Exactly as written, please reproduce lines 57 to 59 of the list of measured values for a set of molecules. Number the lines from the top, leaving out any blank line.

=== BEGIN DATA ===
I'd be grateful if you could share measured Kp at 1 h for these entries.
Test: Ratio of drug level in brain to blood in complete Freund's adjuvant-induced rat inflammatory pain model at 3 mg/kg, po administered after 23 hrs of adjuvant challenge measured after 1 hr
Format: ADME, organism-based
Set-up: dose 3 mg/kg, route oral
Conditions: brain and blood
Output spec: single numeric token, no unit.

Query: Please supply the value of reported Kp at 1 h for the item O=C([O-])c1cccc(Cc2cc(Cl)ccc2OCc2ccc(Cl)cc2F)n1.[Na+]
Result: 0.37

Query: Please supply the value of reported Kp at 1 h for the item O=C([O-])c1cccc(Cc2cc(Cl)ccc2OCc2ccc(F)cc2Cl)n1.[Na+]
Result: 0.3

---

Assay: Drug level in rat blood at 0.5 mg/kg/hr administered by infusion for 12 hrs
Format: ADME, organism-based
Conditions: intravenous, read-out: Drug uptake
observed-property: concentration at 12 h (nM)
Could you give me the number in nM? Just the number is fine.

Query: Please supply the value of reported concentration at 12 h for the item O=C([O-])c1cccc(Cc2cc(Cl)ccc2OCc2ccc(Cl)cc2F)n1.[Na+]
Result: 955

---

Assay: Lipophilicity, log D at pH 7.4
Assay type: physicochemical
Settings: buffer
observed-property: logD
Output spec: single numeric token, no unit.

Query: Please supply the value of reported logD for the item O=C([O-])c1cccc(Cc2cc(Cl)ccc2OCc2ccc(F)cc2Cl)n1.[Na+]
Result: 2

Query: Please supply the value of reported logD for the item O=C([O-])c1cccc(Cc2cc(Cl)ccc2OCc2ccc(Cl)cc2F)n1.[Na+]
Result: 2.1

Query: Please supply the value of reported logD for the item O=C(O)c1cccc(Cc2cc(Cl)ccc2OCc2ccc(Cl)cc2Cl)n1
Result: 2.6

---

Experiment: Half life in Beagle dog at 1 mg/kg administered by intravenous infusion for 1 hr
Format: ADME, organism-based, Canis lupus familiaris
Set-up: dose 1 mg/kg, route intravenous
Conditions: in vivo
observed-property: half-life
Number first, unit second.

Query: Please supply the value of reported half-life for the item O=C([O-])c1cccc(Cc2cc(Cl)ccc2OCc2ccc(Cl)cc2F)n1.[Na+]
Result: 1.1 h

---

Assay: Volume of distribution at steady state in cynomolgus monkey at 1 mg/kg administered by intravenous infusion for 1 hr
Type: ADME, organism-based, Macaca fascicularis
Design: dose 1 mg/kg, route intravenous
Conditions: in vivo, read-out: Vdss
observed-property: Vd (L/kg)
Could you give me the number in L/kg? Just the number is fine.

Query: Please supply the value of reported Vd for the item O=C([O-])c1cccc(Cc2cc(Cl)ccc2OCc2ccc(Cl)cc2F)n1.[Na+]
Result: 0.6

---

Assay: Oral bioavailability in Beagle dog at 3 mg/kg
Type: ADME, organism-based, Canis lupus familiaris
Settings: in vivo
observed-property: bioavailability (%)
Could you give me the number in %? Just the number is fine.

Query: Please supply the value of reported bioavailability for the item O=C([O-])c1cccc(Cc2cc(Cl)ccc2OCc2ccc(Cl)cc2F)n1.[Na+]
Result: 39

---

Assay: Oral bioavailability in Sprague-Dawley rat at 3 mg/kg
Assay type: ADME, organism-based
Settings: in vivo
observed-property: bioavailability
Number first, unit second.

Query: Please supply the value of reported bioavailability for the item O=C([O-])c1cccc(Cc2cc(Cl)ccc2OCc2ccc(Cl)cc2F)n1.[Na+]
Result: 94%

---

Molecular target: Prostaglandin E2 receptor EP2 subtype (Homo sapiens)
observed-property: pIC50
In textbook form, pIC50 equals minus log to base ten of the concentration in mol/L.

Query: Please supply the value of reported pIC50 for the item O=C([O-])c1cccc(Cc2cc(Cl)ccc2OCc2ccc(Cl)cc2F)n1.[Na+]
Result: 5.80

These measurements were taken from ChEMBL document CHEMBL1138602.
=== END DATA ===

---

Assay: Oral bioavailability in Sprague-Dawley rat at 3 mg/kg
Assay type: ADME, organism-based